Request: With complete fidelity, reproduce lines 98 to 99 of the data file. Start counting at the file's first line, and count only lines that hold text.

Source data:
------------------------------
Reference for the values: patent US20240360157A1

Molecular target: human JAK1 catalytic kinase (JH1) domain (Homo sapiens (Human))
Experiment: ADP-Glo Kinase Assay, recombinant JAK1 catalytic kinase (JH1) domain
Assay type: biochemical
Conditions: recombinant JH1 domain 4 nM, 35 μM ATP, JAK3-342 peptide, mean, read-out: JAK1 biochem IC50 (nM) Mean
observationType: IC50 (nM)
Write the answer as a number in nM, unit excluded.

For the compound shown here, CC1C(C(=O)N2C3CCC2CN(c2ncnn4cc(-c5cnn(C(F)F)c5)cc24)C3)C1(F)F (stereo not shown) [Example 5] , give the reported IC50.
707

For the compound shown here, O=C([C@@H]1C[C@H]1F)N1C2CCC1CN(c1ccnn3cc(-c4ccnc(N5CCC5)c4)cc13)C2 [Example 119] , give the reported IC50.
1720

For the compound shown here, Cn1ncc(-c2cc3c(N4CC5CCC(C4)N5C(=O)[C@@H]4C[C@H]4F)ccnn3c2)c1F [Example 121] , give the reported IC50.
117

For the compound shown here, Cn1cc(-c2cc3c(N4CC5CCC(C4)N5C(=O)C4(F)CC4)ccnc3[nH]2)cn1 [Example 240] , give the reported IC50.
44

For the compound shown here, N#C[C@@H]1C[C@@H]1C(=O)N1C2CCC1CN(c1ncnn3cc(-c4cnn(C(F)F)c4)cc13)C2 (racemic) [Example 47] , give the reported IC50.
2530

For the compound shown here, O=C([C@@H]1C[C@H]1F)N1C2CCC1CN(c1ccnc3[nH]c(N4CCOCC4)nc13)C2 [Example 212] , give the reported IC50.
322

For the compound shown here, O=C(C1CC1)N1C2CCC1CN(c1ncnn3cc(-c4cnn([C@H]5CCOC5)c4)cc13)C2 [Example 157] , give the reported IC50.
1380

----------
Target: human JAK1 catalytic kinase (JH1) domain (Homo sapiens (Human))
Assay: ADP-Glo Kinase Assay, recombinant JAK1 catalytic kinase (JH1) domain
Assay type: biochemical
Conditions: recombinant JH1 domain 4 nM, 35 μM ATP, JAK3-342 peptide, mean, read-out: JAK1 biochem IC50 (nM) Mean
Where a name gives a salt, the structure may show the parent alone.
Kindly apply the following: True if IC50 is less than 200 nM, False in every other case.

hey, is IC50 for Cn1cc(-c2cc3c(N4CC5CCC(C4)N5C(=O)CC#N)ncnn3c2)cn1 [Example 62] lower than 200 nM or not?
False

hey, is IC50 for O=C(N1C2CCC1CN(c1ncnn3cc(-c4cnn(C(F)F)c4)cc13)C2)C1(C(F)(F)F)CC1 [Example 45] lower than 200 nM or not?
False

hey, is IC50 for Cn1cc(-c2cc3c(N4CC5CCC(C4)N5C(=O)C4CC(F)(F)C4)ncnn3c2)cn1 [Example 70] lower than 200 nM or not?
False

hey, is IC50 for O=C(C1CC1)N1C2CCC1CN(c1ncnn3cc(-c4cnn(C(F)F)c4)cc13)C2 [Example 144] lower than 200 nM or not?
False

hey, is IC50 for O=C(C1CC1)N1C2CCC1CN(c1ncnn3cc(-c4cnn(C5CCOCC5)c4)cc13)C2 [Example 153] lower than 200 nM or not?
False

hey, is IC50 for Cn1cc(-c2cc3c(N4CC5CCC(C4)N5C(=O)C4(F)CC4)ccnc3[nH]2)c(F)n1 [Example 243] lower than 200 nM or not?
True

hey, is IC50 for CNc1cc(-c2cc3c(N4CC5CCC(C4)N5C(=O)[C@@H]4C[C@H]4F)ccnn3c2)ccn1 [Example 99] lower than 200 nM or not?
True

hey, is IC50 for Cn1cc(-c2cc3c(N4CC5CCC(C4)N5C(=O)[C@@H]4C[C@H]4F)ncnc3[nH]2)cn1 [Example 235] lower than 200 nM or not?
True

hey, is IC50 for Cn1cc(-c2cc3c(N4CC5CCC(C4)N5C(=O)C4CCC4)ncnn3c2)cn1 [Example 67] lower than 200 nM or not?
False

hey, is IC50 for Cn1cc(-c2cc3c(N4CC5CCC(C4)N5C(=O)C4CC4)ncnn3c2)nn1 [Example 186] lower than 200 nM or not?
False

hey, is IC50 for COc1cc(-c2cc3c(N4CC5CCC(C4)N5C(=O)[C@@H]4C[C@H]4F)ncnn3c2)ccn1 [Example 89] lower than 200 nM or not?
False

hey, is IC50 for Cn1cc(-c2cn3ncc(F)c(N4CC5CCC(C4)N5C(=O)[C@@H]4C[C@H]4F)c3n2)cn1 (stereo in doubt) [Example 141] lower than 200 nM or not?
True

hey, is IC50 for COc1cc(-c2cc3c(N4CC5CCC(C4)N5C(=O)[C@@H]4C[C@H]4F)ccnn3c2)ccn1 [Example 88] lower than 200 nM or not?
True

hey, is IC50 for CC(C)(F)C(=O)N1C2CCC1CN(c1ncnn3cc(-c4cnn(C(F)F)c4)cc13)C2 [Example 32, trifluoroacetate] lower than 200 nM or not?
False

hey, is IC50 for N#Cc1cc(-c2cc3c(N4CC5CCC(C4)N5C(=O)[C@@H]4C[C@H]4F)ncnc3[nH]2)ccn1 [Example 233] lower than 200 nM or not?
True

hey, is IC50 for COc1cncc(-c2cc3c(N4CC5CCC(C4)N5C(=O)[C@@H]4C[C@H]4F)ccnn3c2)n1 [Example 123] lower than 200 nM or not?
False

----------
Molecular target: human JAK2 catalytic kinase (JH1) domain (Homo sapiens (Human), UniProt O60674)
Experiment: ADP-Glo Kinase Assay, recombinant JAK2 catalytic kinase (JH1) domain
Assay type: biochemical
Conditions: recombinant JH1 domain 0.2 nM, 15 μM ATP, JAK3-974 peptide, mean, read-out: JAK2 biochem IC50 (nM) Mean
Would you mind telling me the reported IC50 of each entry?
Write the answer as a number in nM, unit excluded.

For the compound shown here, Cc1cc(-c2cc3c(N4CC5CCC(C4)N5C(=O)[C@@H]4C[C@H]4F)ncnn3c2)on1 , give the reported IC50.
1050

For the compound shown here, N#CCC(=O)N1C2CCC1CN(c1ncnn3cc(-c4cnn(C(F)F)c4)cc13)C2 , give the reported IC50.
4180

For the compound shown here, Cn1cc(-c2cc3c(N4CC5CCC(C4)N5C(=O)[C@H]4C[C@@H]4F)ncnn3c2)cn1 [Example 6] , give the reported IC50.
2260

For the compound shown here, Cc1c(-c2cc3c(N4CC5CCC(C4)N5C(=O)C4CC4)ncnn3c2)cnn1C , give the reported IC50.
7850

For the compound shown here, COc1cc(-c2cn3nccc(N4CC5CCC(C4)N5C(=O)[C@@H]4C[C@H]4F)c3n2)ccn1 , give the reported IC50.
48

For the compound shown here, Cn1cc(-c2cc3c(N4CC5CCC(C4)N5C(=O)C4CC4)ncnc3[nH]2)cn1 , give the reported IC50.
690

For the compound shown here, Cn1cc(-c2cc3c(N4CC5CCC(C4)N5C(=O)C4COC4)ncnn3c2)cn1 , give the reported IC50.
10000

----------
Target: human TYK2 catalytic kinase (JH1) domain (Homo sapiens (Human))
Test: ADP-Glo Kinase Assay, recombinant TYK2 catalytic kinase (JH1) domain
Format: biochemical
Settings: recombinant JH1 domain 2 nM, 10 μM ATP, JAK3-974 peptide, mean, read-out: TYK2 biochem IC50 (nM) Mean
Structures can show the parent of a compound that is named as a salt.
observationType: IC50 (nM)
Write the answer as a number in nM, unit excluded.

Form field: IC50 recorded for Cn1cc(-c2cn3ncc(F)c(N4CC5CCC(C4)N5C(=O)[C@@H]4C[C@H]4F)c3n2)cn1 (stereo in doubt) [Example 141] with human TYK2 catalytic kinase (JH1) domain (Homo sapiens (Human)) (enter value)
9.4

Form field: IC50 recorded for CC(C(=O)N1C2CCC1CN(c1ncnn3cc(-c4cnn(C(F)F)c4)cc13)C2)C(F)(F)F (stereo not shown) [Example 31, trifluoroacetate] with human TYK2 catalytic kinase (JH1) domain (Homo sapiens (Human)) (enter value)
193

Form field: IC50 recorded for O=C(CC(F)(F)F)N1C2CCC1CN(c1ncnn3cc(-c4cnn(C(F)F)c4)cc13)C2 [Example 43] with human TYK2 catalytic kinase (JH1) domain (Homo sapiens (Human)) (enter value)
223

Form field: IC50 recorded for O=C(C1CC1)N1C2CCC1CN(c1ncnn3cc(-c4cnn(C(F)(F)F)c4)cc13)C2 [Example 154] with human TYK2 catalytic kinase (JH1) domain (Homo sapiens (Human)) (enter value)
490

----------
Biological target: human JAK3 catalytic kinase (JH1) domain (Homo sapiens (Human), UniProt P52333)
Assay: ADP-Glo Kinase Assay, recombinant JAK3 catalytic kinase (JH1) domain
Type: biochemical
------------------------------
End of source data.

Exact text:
----------
Biological target: human JAK3 catalytic kinase (JH1) domain (Homo sapiens (Human), UniProt P52333)